In another lifetime, many years ago, I held a role as a pedigree writer.
This rather intriguing title required two key requisites – immaculate hand-writing (what people used to do in the era pre-computers) AND a quiet and subdued office manner. Somehow, I managed to end up in the very hushed and hallowed halls of Wrightson Bloodstock as a member of the pedigree writing team despite failing monumentally on both fronts.
For some reason, known only to her (and possibly regretted every day of the mercifully short time I spent there) the late Jane McClintock Bunbury took a punt and signed me on.
My role – well, the only bit I remember – was to update the race record cards of the NZ-bred horses which raced in Australia, by carefully (the neat hand-writing bit) transcribing their performance from the Australian Racing Calendar. This information was used to create the pedigrees of those blue-blooded youngsters which made it into the yearling sales catalogues.
These cards – there must have been thousands of them – were stored in a giant circular contraption known as the whirly-gig. I can only imagine the celebrations when computers meant the end of all that neat writing in tomb-like silence!
Fortunately for the sanity of the aforementioned Jane Bunbury and my fellow pedigree writers, my time at Wrightsons was blissfully short and I was off to my natural calling, working at NZ BloodHorse magazine.
While the days of rubber-band fights and breeding debates were over, we stayed in touch.
As we all shared a passion for thoroughbred racing and breeding though, many of my weekends involved excursions to the races with my former workmates. Or, more relevantly to this time of the year, extensive sleuthing to discover somewhere we could watch the Kentucky Derby.
As difficult as it is to believe now, there was once a time when racing could only be viewed on-track or, in the case of international racing, by finding somewhere with an extremely flash, state-of-the-art dish capable of picking up coverage.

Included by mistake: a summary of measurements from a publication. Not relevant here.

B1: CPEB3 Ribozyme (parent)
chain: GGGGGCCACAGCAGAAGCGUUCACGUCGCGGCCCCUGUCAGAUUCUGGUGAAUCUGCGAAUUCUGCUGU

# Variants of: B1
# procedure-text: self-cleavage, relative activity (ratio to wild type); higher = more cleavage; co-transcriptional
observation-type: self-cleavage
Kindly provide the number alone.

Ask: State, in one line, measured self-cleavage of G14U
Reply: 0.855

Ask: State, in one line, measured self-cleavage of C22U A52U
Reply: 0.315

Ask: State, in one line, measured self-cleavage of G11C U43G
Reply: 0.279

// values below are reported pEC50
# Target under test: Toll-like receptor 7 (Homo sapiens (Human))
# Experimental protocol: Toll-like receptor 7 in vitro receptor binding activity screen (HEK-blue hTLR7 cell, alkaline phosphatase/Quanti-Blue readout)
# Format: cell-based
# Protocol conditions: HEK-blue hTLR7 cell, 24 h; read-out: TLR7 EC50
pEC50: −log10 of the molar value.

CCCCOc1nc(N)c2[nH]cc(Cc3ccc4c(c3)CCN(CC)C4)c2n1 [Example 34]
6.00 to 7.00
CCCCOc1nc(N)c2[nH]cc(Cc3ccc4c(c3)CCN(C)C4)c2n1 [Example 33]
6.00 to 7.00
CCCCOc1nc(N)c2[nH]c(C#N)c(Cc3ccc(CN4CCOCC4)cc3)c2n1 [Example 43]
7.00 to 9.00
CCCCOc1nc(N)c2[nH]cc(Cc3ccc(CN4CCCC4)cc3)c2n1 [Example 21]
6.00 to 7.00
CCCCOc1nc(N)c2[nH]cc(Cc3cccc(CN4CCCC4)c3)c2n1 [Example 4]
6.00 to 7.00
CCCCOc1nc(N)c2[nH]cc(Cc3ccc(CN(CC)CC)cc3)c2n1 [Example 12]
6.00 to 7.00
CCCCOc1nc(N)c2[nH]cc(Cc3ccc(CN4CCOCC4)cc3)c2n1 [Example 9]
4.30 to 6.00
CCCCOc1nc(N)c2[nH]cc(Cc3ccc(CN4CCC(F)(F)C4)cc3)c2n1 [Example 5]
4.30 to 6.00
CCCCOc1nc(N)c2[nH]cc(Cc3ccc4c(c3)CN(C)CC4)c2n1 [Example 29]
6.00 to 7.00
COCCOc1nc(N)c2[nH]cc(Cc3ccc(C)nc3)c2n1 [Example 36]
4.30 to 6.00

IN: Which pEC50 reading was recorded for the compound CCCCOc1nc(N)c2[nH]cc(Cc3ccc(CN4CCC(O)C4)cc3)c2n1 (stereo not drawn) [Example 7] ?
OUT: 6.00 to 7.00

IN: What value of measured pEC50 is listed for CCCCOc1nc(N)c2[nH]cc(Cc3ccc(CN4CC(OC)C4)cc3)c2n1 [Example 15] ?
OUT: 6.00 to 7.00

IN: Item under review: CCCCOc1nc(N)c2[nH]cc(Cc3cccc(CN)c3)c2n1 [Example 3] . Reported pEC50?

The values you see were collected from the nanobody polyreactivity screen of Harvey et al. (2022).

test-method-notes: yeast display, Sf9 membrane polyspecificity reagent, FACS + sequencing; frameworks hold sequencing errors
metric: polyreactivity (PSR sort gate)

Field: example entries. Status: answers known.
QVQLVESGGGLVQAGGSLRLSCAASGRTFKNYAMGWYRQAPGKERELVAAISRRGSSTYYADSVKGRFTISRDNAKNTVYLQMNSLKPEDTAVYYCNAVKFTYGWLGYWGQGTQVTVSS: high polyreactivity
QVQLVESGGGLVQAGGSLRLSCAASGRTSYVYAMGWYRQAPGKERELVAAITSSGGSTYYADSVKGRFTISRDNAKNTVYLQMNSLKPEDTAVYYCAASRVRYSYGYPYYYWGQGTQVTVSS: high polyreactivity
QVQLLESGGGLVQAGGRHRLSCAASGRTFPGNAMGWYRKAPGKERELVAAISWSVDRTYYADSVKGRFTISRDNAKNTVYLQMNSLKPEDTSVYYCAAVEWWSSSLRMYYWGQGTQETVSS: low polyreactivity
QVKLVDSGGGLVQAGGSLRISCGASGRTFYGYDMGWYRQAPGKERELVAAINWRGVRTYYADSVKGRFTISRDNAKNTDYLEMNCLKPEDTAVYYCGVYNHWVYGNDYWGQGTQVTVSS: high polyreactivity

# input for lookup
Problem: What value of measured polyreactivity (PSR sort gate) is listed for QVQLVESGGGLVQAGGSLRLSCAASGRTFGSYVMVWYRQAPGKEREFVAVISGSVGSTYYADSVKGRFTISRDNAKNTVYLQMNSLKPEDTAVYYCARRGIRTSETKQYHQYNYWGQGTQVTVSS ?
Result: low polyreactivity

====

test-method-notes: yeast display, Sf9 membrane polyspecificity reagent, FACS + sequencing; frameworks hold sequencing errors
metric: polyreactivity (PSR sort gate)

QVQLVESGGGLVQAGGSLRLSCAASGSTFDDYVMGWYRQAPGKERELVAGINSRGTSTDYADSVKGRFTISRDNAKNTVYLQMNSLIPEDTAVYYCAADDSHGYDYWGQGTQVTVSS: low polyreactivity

This led to some interesting venues for our Derby brunches. I have a vivid memory of watching one renewal of the Derby from the all-but-us-deserted back bar of a cavernous North Shore pub better known for hosting bands the likes of DD Smash – at least the screen was a decent size.
The effort which went into finding a locale where we could enjoy the most exciting two minutes in sports, as the run for the roses is billed, was akin to the preparation to scale one of the seven summits.
Of course, it all got so much easier when we could watch it from the comfort of someone’s home rather than schlepping all over Auckland.
One of the highlights of Kentucky Derby viewing over the years has been the quality of the coverage. It seemed that every horse had an incredible back-story and, no matter whether he was a 100-1 longshot or the raging favourite, that story was given the full treatment.
The pre-race interviews were insightful and professional, and the emotional impact was clear, and allowed to shine without any interviewer cheesiness, after the event.
There was a stage I recall having to watch the coverage on ESPN via Sky, the reason why escapes me, it may have been that Trackside chose not to provide coverage. Equally, it could well have been their coverage was limited to the odds and race pictures only, I didn’t care the ESPN coverage was perfect for the race fan.
This weekend will see the 145th running of the Kentucky Derby. While I won’t be enjoying a race day brunch to mark the occasion, I will be joining the international viewing audience to see whether Bob Baffert can add to his impressive tally.
I’ll also be re-watching the Kentucky Derby episode of 7 Days Out an outstanding Netflix insight into the behind the scenes lead up to Justify’s 2018 victory.